Turns out there are many ways to quench thirst besides good old H2O. Yep, you can eat your way to healthy hydration.
No doubt you’ve heard that you should drink eight glasses of water each day. Water after all is essential for almost every vital bodily function. But you don’t need to tally glasses or cart bottles everywhere you go to stay well-hydrated. In fact, everyone’s water needs are different, and drinking it isn’t the only way to get your fill. That fruit bowl you picked up at your Mindful café, for example, gave you a good dose of H2O. So how much—and how often—should you be drinking? Here’s a quick refresher on satisfying your thirst.
Pick up on your body’s cues. The best way to know if you’re getting enough is simply to listen to your body. If you’re thirsty, you probably need some hydration. Women need about 2.7 litres a day, compared to about 3.7 for men, but those are just general guidelines. If you’re more active or live in a hot climate, you may need more water than someone who lives somewhere cooler or who doesn’t exercise as much.
Think outside the glass. When it comes to getting all of this water, it doesn’t have to come from just the tap. You can also use water-rich foods to help meet your needs. Fruits and vegetables are packed with H2O—especially melons, grapefruit, berries, tomatoes, peas, and zucchini. Even the water in coffee and other beverages counts. Just be careful that your drinks aren’t also adding in lots of extra calories.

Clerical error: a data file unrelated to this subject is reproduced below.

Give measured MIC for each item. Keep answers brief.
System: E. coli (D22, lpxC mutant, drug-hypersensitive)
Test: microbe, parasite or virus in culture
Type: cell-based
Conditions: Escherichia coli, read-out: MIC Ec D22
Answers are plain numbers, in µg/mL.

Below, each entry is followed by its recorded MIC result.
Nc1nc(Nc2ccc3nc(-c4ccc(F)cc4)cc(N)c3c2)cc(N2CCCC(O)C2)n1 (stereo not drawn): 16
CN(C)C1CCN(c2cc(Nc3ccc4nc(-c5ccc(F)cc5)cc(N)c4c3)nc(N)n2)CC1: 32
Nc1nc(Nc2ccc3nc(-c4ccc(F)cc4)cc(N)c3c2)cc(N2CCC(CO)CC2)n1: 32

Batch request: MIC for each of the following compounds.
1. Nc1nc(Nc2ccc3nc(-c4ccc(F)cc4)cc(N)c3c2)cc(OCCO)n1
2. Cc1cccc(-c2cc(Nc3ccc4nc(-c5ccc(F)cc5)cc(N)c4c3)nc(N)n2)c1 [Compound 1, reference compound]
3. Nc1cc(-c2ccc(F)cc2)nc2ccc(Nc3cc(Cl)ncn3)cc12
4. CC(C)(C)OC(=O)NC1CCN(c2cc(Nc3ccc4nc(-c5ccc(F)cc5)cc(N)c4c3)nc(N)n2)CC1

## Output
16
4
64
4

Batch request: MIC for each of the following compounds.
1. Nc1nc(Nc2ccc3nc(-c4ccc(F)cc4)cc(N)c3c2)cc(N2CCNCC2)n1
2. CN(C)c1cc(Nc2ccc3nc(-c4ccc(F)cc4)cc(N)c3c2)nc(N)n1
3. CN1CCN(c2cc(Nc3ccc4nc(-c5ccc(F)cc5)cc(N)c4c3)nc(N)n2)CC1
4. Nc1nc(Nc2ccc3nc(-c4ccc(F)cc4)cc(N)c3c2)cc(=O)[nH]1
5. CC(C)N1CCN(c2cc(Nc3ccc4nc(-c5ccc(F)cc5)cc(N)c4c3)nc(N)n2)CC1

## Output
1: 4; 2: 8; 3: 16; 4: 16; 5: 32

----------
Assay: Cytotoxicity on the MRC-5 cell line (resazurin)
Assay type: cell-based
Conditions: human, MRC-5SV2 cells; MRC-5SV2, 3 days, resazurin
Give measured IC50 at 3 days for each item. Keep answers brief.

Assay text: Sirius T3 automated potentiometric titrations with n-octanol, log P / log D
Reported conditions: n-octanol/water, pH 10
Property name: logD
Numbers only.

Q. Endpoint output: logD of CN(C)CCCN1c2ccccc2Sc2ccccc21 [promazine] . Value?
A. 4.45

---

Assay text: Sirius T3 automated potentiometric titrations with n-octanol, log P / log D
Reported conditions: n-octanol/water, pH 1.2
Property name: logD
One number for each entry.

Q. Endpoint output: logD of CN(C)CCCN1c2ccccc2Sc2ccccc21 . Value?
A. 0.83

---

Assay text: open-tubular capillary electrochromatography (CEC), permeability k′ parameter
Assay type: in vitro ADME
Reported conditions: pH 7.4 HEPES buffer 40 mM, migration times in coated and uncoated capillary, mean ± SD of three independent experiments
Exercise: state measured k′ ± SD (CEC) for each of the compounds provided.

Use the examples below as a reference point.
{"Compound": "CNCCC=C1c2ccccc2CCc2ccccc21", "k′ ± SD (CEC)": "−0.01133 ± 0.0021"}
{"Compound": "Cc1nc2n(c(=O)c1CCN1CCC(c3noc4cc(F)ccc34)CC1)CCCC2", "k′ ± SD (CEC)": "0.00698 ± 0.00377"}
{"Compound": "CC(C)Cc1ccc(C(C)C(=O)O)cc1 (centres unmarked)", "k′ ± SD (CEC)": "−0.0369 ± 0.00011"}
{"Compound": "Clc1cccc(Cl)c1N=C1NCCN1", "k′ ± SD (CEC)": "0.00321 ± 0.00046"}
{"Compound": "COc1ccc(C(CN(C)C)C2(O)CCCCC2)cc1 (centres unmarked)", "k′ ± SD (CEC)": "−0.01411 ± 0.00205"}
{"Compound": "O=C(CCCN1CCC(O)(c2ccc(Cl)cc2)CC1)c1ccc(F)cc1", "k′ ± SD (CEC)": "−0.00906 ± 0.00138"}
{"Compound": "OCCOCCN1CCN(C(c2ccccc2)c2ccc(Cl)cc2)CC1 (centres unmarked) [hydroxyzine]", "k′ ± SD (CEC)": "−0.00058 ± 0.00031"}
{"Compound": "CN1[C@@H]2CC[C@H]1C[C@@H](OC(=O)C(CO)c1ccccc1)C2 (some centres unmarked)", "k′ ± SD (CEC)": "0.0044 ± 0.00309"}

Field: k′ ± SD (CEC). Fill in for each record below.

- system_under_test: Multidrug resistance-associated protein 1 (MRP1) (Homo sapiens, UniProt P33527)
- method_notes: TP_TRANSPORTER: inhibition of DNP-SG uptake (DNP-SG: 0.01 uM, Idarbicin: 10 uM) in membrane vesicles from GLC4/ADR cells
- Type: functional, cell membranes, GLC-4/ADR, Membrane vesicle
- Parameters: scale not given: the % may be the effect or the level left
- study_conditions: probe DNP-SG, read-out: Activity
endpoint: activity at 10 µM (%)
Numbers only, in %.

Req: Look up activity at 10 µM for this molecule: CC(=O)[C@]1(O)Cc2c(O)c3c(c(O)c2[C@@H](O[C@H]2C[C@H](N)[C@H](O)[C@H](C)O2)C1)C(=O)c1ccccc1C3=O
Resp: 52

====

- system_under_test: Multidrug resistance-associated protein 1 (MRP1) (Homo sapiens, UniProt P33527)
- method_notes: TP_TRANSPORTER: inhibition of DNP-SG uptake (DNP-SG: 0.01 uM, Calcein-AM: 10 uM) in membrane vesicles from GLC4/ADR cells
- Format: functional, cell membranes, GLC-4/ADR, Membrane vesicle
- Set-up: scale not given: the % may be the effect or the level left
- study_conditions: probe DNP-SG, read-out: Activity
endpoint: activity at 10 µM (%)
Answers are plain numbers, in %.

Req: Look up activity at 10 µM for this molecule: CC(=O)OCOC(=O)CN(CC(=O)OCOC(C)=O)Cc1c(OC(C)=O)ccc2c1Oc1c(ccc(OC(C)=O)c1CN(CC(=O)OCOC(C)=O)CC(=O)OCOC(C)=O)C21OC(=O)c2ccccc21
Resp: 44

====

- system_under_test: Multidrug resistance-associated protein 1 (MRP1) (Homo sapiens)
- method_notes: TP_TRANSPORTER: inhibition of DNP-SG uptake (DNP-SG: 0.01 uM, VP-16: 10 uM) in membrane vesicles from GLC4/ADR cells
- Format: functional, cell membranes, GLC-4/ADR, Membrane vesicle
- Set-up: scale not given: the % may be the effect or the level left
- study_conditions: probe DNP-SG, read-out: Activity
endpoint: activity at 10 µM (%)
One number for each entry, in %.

Give it some flair. Perhaps you’re one of many who simply doesn’t like water. We get it; it’s tasteless and kind of boring. Of course, you shouldn’t forgo it altogether. With some creative forethought, you can work some kitchen magic to make water more palatable. Try the spa approach and spruce it up with herbs such as mint or basil. Or add in fruit. But don’t just drop in a wedge of lemon or lime (been there, done that); a few cubes of cut-up watermelon, strawberries, or mango can add a burst of flavor to your cup.
Need Another Reason to Drink Up?
Water’s benefits go beyond essential bodily functions. Consider these other perks of staying well-hydrated.
It promotes healthy-looking skin. Dry skin is more prone to wrinkling, making water an important tool in the fight against signs that give away our age.
It puts cravings in their place. Our bodies often mistake thirst for hunger, sending out cues to reach for chips and other not-so-good goodies. But by staying hydrated you may save yourself calories your body isn’t actually craving. A good rule of thumb: If you ate within three hours and feel hungry, try drinking water and waiting 20 minutes to see if you’re still hungry.